The Native Tribes of Central Australia,

Date: 1899

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ByBALDWINn/aSPENCERn/an/an/an/a AND F.J.GILLENn/an/an/an/a


We may now turn to the consideration of the Arunta tribe in which descent is counted in the male line, and we may regard the Arunta as typical of the large group of tribes inhabiting the center of the continent from Lake Eyre in the south to near Port Darwin in the north, in which descent is thus counted. The tribes with the classificatory systems of which we have knowledge are the Arunta, Ilpirra, Iliaura, Kaitish, Walpari, Warramunga, Waagai, and Bingongina, which occupy a range of country extending from the latitude of Macumba River in the south to about that of Powell’s Creek in the north, that is over an area measuring from north to south some seven hundred and seventy miles.

In regard to the organization of the Arunta tribe, with which we shall now deal in detail, it may at the outset be mentioned that the existence of four sub-classes in the southern part of the tribe, and of eight in the northern, appears at first sight to indicate that in the latter the organization is more complex. In reality, though without having distinct names applied to them, each one of the four sub-classes met with in the south is actually divided into two. The four are Panunga and Bulthara, Purula and Kumara; the first two forming one moiety of the tribe, and the latter two forming another. In camp, for example, the Panunga and Bulthara always camp together separated from the Purula and Kumara by some natural feature such as a creek. The Panunga and Bulthara speak of themselves as Nakrakia, and of the Purula and Kumara as Mulyanuka—the terms being reciprocal. Further details with regard to this, and evidence of this division into two moieties, are given in connection with the discussion of the Churinga and totems, and in the account of the Engwura.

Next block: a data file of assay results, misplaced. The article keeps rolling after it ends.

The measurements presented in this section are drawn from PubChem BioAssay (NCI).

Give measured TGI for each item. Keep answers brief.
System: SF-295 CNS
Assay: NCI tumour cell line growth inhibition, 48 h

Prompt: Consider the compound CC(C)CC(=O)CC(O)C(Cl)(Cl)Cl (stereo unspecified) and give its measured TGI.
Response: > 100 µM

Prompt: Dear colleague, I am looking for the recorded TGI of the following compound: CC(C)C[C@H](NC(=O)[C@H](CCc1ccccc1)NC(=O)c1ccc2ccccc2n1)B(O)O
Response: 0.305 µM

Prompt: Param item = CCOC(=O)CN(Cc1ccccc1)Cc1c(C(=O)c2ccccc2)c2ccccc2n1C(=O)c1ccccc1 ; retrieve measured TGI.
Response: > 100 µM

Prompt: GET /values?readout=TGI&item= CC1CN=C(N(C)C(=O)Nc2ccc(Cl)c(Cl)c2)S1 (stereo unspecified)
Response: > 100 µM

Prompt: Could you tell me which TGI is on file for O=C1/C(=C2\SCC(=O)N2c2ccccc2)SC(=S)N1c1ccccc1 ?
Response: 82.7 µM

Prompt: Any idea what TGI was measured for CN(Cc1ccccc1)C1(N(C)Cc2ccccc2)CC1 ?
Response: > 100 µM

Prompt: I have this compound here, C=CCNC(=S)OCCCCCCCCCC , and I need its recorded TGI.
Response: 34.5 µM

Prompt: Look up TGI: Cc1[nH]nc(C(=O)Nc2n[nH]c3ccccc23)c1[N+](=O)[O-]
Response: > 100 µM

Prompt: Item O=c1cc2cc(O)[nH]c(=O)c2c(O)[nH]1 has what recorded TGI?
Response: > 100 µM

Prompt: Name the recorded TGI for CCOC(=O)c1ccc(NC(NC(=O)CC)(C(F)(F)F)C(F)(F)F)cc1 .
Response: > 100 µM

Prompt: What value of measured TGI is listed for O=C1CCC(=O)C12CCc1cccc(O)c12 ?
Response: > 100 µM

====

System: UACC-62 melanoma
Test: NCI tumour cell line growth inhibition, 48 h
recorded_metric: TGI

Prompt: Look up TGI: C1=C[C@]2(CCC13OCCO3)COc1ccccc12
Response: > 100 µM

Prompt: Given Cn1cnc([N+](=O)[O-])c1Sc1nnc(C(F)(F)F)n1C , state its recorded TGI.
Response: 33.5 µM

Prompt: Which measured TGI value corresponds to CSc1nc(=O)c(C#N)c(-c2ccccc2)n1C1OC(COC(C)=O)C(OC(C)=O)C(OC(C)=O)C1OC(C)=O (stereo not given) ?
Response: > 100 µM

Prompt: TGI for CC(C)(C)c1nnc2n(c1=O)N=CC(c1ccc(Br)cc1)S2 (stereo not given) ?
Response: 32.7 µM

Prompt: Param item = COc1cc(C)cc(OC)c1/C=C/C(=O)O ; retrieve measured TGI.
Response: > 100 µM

The marriage system is, in broad outline, omitting at present certain details which will be referred to shortly, as follows: A Bulthara man marries a Kumara woman and their children are Panunga; a Purula man marries a Panunga woman and their children are Kumara; a Panunga man marries a Purula woman and their children are Bulthara; a Kumara man marries a Bulthara woman and their children are Purula.